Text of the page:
By Dietz Otto Edzard

It kind of feels secure to assert that this "Sumerian Grammar" through Professor D.O. Edzard becomes the hot vintage reference within the box. it's an up to date, trustworthy advisor to the language of the Sumerians, the inventors of cuneiform writing within the past due 4th millennium B.C., and therefore crucial individuals to the excessive cultural common of the total of Mesopotamia and past. Following conventional traces, the "Grammar" describes normal features, origins, linguistic atmosphere, phonetics and phonology, morphology, syntax, and phrasing. Due cognizance is given to the symbiosis with Semitic Akkadian, with which Sumerian was once to shape a veritable linguistic region. With lucid factors of all technical linguistic idea. every one transliteration contains its English translation.

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Note: Texts frequently write 8 lugal instead of lugal 8. The inverted notation has been borrowed from accountancy texts where figures, for the sake of visual clarity are noted at the beginning of a line, and so written exactly one below the other. 7. A few adjectives appear in reduplicated form when the preceding substantive is plural: di∞gir-gal-gal “the great gods”; na4-di4(TUR)-di4 “small stones”. Here, one is reminded of the Akkadian pl. form of some adjec­ tives: rabbûtu, ße¢¢erùtu, arrakùtu.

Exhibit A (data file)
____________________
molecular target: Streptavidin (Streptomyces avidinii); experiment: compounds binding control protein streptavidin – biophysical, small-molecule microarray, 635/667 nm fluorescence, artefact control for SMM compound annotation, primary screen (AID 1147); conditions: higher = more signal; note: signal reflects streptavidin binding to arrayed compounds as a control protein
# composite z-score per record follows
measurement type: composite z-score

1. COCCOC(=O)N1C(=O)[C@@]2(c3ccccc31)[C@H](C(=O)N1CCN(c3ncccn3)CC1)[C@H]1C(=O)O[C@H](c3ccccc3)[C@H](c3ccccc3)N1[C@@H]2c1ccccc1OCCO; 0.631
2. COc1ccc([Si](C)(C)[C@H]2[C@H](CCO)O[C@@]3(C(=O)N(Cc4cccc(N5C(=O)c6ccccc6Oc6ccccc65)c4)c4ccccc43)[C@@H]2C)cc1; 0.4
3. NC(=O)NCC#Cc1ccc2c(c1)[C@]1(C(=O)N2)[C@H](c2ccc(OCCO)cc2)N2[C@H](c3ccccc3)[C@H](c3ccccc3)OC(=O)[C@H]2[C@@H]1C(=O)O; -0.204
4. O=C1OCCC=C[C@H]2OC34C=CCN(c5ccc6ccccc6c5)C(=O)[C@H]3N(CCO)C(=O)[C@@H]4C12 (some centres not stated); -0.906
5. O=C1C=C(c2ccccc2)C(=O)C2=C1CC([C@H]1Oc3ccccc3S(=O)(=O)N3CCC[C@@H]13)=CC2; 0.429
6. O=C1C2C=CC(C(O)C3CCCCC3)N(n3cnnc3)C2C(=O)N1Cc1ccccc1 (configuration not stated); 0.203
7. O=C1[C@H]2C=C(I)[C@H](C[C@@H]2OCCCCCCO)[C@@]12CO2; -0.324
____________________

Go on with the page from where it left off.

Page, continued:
Cf. correspondingly, PA = sàg (“to strike”), glossed sà-ag in ProtoEa 490 (MSL 14, 51), but s[i]-ig in Ea I 298 (MSL 14, 191). It is not clear to the author how this change of vowel came about. 2. Consonants When trying to establish the (minimal) set of Sumerian consonantal phonemes, we will once more base ourselves on loanwords in Akkadian and on sign-names as the most reliable sources. For stops (labial, dental, velar), there are three possible types of relation between a Sumerian word (as rendered in the translitera­ tion we derive from Proto-Ea and later lexical sources) and the cor­ responding Akkadian loanword: a) labial stops a1) P' : P a2) B : P apin pisan barag bala dub : : : : : epinnu “seeder plough” pis/“annu “box” parakku “dais” palû “term of office” †uppu “tablet” Note: For P' etc.

When Irikagina of Laga“ contrasts the “women of the past” (munusu4-bi-ta-ke4-ne) with the “present/nowadays women” (munus-u4-da-ene) (Ukg. 6 iii 20’ and 23’), we have a regular genitive compound in the first case: [munus-ubita-(a)k-ene], but an adjectival compound in the second case: [munus-uda-ene], lit. ]”. EDZARD_f4_12-22 4/28/03 2:51 PM Page 20   20 Here, u4-da (locative) is used like an adjective. After the locative [uda], the [e] of [ene] is not absorbed or elided. This can only mean that there was some kind of hiatus between the locative designation [a] and the pers.

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